The weather in the southeastern US has been quite stormy over the last several days, and while that is going to continue tomorrow as we drive through Mississippi, Alabama and Georgia, it will be considerably less active. High pressure is going to shift further to the east, opening up the back end and the Plains for showers and storms. This means that our best threat for rain and thunderstorms will be in northern Mississippi early Iin the day, but by the time we pass Hamilton, MS, the threat for persistent, heavy storms will have been lessened. In fact, I would say that after we have passed through Atlanta, the threat for showers and storms will be virtually nonexistent. Hotter than the dickens, though.

Lexington, Kentucky to Lansing, Michigan

All right, gang, let’s talk about a road trip. This time, we’re going to head from Kentucky to Michigan, which is only the length of Indiana apart (or Ohio, depending on your travel pleasure). The cities in question, Lexington and Lansing are only about 6 hours apart, so long as we take that Ohio route since Lexington is in eastern Kentucky. The mileage is 397mi, so our rate of speed will be nearly 68 miles per hour, which only leads me to believe that traffic laws in Cincinnati are loosely enforced.


There are two competing forces in the eastern third of the country. There is Tropical Storm Chris off the coast of North Carolina, generating a northerly flow through, and then there is a cold front ready to sweep through Michigan late this evening, attempting to draw moisture north. Instead of adding any convergence or convection, it’s just taking a lot of the moisture out of the atmosphere that would otherwise be available for the front. It will be getting a bit warmer in the afternoon on Monday, but the showers and storms that would otherwise be triggered by an open Gulf will be shunted west. We’ll get to Lansing before the front does, so that swift pace through Ohio will probably hold up just fine.

Ogden, Utah, to Lexington, Kentucky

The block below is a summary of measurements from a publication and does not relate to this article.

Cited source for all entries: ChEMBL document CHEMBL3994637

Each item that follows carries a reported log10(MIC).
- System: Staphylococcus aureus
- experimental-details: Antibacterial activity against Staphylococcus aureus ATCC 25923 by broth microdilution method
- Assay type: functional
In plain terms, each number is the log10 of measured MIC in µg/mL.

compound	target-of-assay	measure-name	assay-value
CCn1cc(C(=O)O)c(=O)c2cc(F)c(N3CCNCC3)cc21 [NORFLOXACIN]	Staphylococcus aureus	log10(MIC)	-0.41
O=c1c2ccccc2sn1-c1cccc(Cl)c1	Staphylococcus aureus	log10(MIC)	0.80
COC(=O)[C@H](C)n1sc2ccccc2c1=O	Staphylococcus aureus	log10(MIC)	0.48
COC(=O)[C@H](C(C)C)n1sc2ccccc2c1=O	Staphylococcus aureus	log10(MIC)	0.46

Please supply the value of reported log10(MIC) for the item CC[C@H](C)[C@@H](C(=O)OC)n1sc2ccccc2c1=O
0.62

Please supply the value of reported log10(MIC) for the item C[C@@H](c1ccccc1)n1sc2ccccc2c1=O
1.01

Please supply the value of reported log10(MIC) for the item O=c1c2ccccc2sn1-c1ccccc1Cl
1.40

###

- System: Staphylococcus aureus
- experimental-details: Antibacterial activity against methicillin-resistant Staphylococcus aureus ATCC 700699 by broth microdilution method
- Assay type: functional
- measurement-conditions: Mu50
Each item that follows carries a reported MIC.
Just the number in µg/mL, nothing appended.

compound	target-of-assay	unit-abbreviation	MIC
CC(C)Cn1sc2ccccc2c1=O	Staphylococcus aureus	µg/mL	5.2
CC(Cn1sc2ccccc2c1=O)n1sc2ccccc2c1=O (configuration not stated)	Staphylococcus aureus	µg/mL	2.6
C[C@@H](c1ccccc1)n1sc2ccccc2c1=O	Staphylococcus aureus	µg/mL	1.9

We’re off for a fun little road trip today. The drive from Utah to Kentucky takes the familiar route along I-80 through most of Nebraska, but then swings us further south, toward I-70 for the second half of the trip. We’re going to forecast for the whole dang thing, one way or another. It’s a 3 day trek, covering 1650 miles. This means that the daily goal will be 550 miles, right on the nose. I think we can do it.

 

DAY ONE (Friday)

The beginning of July is one of the best times of year to drive through the mountains. You won’t have to worry about snow, for one thing, but also, wherever trees grow, they will be at their greenest of the year, before the daily sunshine scorches any available sun. There are some smoky forest fires in Colorado, which may provide a haze to the drive, however high pressure over the Plains is receding from the Rockies, and the air will begin moving and the haze might dissipate. The additional bonus of ridge pulling away will limit the convergence at the surface, and thunderstorms will likely be non existent from Ogden to Lodgepole, in the Nebraska Panhandle.

DAY TWO (Saturday)
While high pressure is moving away from the Rockies, it isn’t moving much further than that, remaining in the Plains and Mississippi Valley. This means the rest of the drive through Nebraska, and we’ll be able to sneak south towards Kansas City in comfortable weather for this time of year. We’ll make it to Odessa, Missouri, east of KC, for our daily stop.

DAY THREE (Sunday)
As the high pressure begins to break down later in the weekend, Gulf moisture will begin to filter north through Mississippi towards the tail end of our route. We’ll make it to St. Louis with no problems, and there won’t REALLY be a problem for the rest of the route, just a few isolated spits of rain through southern Illinois and into western Kentucky. If any really heavy rain falls, it would likely be right as we cross the Mississippi River, but we will probably slip past there before that is a real threat. Lexington will be returning to hot, sticky conditions as we arrive in town.